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is going to be the catalyst of change
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that will push young people into the streets,
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while in fact it may actually be the new opium for the masses
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which will keep the same people in their rooms downloading pornography.
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That's not an option being considered too strongly.
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So for every digital renegade that is revolting in the streets of Tehran,
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there may as well be two digital captives
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who are actually rebelling only in the World of Warcraft.
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And this is realistic. And there is nothing wrong about it
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because the Internet has greatly empowered many of these young people
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and it plays a completely different social role for them.
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If you look at some of the surveys
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on how the young people actually benefit from the Internet,
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you'll see that the number of teenagers in China, for example,
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for whom the Internet actually broadens their sex life,
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is three times more than in the United States.
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So it does play a social role,
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however it may not necessarily lead to political engagement.
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So the way I tend to think of it
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is like a hierarchy of cyber-needs in space,
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a total rip-off from Abraham Maslow.
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But the point here is that
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when we get the remote Russian village online,
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what will get people to the Internet
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is not going to be the reports from Human Rights Watch.
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It's going to be pornography, "Sex and the City,"
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or maybe watching funny videos of cats.
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So this is something you have to recognize.
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So what should we do about it?
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Well I say we have to stop thinking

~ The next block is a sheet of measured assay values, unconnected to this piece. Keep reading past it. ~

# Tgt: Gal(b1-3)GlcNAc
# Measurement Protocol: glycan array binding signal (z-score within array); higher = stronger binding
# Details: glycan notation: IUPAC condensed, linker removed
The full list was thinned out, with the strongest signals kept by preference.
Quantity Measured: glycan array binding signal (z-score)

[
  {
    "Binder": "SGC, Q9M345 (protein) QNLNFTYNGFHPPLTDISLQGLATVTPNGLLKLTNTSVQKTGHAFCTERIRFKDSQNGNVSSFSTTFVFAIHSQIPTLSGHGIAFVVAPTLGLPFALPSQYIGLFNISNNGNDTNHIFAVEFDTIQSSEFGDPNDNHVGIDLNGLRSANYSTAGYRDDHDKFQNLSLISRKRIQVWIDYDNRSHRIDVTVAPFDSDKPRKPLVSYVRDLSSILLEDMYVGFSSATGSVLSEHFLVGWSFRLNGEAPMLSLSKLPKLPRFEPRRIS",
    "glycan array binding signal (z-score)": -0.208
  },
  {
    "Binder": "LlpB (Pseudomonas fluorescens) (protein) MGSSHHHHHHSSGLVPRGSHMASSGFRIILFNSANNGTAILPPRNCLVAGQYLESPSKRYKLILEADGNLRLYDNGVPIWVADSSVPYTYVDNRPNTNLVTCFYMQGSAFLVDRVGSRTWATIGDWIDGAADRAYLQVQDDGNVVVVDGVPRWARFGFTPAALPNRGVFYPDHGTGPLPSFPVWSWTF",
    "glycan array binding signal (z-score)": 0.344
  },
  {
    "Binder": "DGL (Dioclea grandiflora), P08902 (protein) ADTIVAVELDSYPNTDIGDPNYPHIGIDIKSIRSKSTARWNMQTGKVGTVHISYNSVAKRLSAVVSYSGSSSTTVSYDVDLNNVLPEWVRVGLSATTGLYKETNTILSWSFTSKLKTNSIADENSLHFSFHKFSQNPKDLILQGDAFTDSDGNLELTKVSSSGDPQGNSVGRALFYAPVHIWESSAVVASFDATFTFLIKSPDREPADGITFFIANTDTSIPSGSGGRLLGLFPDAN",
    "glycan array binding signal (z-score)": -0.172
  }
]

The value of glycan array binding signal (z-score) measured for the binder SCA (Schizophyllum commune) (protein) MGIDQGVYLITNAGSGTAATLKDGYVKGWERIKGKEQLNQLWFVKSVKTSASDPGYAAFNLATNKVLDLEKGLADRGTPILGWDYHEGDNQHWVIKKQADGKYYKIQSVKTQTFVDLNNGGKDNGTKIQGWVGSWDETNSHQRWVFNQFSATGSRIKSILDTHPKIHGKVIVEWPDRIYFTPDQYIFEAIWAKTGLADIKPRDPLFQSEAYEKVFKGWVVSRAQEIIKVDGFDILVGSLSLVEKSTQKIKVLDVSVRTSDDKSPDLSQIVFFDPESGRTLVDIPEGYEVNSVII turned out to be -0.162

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about the number of iPods per capita
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and start thinking about ways in which
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we can empower intellectuals,
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dissidents, NGOs and then the members of civil society.
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Because even what has been happening up 'til now
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with the Spinternet and authoritarian deliberation,
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there is a great chance that those voices will not be heard.
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So I think we should shatter some of our utopian assumptions
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and actually start doing something about it.
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Thank you.
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(Applause)
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▲Back to top

ABOUT THE SPEAKER
Evgeny Morozov - Internet scientist
Evgeny Morozov wants to know how the Internet has changed the conduct of global affairs, because it certainly has ... but perhaps not in all the ways we think.

Why you should listen

Writer Evgeny Morozov studies the political and social aspects of the Internet. Right now, he's working on a book about the Internet's role in politics -- and especially how the Web influences civic engagement and regime stability in authoritarian, closed societies or in countries "in transition."

Morozov writes the much-quoted Foreign Policy blog Net.Effect, and is known for debunking -- with facts, figures and sound research -- myths and media-bandwagon assumptions about the impact of the Internet and mobile technologies on politics and society. We all want to be cyber-optimists, assuming that free societies necessarily follow from free data. Morozov is careful to say that it's not quite that simple: yes, social change can be empowered by new tech, but so can the policies of repressive regimes. Morozov attended TEDGlobal 2009 as one of 25 TEDGlobal Fellows.

Get the slide deck from his TEDGlobal talk >>

Read his essay in design mind >>

More profile about the speaker
Evgeny Morozov | Speaker | TED.com